This may be a long post, however your question can't really be answered well without going through some stuff.

Financing through the dealer isn't always a terrible thing. There wasn't a single local credit union which had a rate as competitive as Toyota Financial Services by the time I was done in the finance office at the dealer. Also the finance employee I was working with was not a total a** so that went very quickly, smoothly and he was knowledgeable and very low pressure. I asked direct questions about prepayment (principal) penalties and he gave me straight answers and pointed out the clause on the note. There were no prepayment penalties. In other words my dealer experience was more than satisfactory.

Anyway, I did finance through TFS. So far their customer service has been excellent and their online epay is convenient and allows me to make payments larger than the required payment flexibly, so from month to month I can increase my extra or decrease it as financial commitments change.

TFS loans are simple interest loans, meaning that interest is charged on a daily basis and is accrued until a payment reaches them. Interest can only be charged on the outstanding balance of the loan. In my case my minimum regular payment is about $287, however I have made monthly payments in excess of that since the first payment. So, interest is accrued from the last day of payment to the next day of payment. Since I use epay, my posting date is always the same each month. So, I'm charged 30 or 31 days of interest between payment dates. That daily interest amount is based upon the outstanding balance of my loan. So, when a payment is received, the accrued interest is taken from that payment and the remainder is applied to the principal. Since the principal balance is lower the new daily interest accrual amount is lower. That means when the next payment comes in less interest will be taken out of it and more will go to principal.

In this instance we are making payments monthly and as such the loan appears to be an amortized arrears loan where and amount of interest is calculated from the remaining principal balance for the entire month. However if you made 2 payments each month, about 15 days apart, for the regular payment amount, or a little better, the system would only take 15 days of accrued interest out of each payment received and the rest would go to principal. This has a pretty dramatic effect on your outstanding principal balance and it reduces your interest exposure very quickly.

So, any extra payment, either double payments each month, or a larger monthly payment, or even occasional balloon principal payments ($1000 or 2000 or more in one lump sum) will reduce your principal balance and thus the amount of interest they charge from that point forward reduces to reflect the lowered principal balance they have out in your vehicle.

TFS billing statements are a little strange in that every payment which is at least the minimum amount due will advance the due date. It is very easy to get loans with them "prepaid", however interest is not prepaid because they only charge interest from receipt of payment to payment. In fact a lender can only charge interest from payment to payment. They cannot charge a fixed amount of interest on the loan regardless of what you do to reduce your principal balance. There are examples of fixed interest like those stupid payday loan places, however banks can't do that and their computer systems do not do that. In other words, the bank can only make money on money that is not in their pocket, but in your car or home or whatever.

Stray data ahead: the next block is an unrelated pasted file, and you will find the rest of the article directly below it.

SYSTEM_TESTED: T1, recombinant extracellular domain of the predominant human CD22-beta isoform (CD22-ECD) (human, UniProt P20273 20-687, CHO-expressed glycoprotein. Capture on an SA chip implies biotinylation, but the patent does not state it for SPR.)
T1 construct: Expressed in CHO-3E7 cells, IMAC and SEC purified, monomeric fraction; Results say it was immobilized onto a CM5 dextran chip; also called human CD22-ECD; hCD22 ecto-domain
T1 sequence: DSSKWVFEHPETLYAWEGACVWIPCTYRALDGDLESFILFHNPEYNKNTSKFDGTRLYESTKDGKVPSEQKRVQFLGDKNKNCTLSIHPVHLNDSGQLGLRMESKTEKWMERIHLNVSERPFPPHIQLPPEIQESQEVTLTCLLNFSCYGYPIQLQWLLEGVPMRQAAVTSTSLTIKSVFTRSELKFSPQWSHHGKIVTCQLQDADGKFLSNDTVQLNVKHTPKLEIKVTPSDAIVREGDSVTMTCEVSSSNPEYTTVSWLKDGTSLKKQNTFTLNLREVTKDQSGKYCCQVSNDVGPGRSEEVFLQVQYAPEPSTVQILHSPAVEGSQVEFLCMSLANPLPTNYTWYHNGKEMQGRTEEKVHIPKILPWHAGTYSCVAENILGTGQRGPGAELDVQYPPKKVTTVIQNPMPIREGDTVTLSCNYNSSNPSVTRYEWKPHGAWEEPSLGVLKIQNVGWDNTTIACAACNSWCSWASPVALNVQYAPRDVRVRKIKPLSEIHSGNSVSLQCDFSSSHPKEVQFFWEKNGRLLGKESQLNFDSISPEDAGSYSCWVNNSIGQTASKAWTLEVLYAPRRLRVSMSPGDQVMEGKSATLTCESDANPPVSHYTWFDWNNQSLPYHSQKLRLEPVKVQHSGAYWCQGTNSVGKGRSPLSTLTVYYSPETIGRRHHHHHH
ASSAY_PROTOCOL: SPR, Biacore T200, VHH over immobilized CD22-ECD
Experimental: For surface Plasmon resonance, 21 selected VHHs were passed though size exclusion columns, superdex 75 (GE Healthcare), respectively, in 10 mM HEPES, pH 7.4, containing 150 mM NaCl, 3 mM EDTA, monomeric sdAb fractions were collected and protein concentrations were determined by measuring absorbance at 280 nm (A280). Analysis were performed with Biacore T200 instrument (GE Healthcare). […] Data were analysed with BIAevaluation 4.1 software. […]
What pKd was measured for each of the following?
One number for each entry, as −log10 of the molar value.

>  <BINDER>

Also, if you make a payment greater than the regular payment with each payment the TFS statement for the next month will show the required payment as decreasing. Don't let that fool you. What they are doing is capitalizing the loan. Meaning that the extra principal has been credited to your principal balance, and your interest due is being calculated on that new lower principal balance, but the system reduces the next required payment because you are "off schedule". The system wants to get you "on schedule". Don't do that. Don't pay the minimum due. Let's say you are paying $50 more each month than the regular payment, and the regular payment is $200. Considering the interest costs, in about 5 months the system will advance your due date not once but twice with that 5th payment because the accrued principal contribution you have made over the past 5 months equals one regular payment. So, not only will the amount of the payment due fluctuate with an increased payment each month, the system will start advancing your due date at a faster pace than you are actually paying.

Do not let this alarm you or fool you. To pay off your loan early you must continue paying the payment you choose that is above and beyond the regular payment amount each month without fail even if the billing statement says you are not due for 2 or 3 months or the amount due is less than your minimum payment or less than the amount you are making that is above the contract minimum.

Paying off a loan early requires discipline and budgeting. You have to pay an amount of money each month above and beyond what is required to reduce your outstanding principal faster. As you reduce your principal, you reduce your interest exposure and as such you will pay less interest over the life of the loan than you would if you just paid the minimum payment. It is a winning situation for you, but you have to stick with it.

I'd be happy to clarify this post more. Please PM me if you still have questions or want further clarification. I'm happy to help.